Sunday, February 8, 2009

Vocation, Vocation, Vocation

Fifth Sunday after the Epiphany
February 8, 2009
Mark 1:29-39

The three most important words in real estate are location, location, location. If your real estate agent shows you a gorgeous house that’s in a dumpy neighborhood you might think twice about buying that house. On the other hand, you might be willing to live in a house you’re not crazy about because of the area you’ll be living in.

Buying a house isn’t the easiest thing in the world. There are a lot of factors involved, more than just the location. Your financial situation, the economy, your plans for the future—all these things play into your decision to buy a house and whether or not you can do it. At the same time, it’s not the hardest thing in the world either.

Living the Christian life is, though. We often wonder, don’t we, why it’s so hard to be a Christian? We seek guidance in how to live a God-pleasing life. We look for practical advice—specific things we can do to live in the way God wants us to live.

So as one might give this advice to someone buying a home: the three most important words are location, location, location, let me give you this advice: the three most important words in living as a Christian in this world are vocation, vocation, vocation.

What is vocation? Vocation is not a job, although your job may be your vocation. Vocation is not a theory, although it’s not as easy to pin down as the location of a house or a particular job. Vocation is not theological jargon intended to side-step so-called practical advice on how to live in a godly way, although it is rich in theology and ultimately deeper than notions such as, here are ten practical ways to love God more, or to be a better spouse.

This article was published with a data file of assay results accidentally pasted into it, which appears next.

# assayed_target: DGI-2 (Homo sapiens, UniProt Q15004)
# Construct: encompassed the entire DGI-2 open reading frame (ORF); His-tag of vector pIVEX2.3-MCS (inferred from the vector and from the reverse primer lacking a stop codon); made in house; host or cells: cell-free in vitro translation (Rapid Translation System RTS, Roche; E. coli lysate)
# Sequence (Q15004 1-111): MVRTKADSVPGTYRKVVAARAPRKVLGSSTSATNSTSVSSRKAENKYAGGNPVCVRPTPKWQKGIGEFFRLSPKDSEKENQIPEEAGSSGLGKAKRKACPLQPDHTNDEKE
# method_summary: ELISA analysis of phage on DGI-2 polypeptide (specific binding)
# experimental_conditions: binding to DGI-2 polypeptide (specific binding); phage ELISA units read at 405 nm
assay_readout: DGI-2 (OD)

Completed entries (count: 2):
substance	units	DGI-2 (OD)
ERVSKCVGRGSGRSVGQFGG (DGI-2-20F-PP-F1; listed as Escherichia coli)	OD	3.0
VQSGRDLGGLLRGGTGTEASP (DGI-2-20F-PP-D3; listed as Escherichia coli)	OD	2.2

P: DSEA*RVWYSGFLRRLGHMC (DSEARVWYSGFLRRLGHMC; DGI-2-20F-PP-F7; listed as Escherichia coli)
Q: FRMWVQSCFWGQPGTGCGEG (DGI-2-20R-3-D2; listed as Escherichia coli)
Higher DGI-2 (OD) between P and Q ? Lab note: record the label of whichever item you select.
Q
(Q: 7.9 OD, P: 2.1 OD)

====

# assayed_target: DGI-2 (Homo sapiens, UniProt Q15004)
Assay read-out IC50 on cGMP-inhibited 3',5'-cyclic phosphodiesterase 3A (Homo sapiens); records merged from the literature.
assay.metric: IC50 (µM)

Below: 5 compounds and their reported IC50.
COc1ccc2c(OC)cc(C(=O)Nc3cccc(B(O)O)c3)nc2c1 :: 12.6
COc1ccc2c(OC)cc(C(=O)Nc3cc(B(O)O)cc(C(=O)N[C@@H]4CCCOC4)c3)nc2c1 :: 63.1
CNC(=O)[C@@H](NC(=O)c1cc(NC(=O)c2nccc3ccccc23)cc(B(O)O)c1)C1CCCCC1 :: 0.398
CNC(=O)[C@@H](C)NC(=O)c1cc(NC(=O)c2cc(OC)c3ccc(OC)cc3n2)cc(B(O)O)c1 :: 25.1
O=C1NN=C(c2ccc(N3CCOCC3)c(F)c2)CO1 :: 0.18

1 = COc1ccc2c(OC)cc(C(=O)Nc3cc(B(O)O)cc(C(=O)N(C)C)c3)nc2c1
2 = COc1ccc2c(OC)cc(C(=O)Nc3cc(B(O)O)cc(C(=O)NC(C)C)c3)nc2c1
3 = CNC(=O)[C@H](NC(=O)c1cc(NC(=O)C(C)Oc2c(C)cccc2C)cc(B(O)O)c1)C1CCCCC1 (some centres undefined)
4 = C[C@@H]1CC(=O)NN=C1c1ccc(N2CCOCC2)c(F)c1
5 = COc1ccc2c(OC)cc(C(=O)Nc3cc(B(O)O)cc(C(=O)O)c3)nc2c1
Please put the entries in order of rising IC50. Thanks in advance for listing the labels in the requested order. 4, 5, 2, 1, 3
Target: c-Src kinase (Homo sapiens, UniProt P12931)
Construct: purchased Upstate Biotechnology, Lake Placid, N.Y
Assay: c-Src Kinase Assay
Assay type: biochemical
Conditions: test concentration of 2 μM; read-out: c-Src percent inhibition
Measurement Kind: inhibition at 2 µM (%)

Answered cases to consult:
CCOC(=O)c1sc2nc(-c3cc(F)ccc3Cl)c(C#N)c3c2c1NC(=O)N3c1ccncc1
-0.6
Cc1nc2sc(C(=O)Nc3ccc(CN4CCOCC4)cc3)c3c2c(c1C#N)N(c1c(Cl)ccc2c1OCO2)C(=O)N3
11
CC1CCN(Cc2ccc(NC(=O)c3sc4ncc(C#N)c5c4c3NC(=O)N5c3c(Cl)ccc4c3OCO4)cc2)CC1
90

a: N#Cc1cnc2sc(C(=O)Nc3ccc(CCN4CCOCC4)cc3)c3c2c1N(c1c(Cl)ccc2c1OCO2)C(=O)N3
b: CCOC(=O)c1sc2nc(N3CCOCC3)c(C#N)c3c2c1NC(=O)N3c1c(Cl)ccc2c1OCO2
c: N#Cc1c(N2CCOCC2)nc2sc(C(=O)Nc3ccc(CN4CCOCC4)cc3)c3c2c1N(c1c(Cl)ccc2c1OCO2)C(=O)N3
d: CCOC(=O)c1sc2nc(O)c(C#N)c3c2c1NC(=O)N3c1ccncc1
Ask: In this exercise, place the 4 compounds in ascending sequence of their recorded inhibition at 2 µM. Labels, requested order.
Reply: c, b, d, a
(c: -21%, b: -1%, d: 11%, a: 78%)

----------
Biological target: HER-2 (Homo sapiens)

Vocation is a calling. It is what God has called you to. Vocation is not just a job, it’s a way of life. It’s who you are because of Christ. Vocation is service. Vocation is living in such a way that you’re not living for yourself but for God. Where you are serving God by serving others.

It’s too easy to discount the simple and ordinary things people do. Often when people are doing simple and ordinary things they are doing the greatest things. Because they are doing what God has called them to do. There is nothing higher than that. It is vocation. When Jesus healed Peter’s mother-in-law, she got up and served them. This shows us that Jesus healed her. But it also shows us that He healed her in order for her to carry out her vocation. Her serving them was every bit as much much a holy work as was Jesus healing her.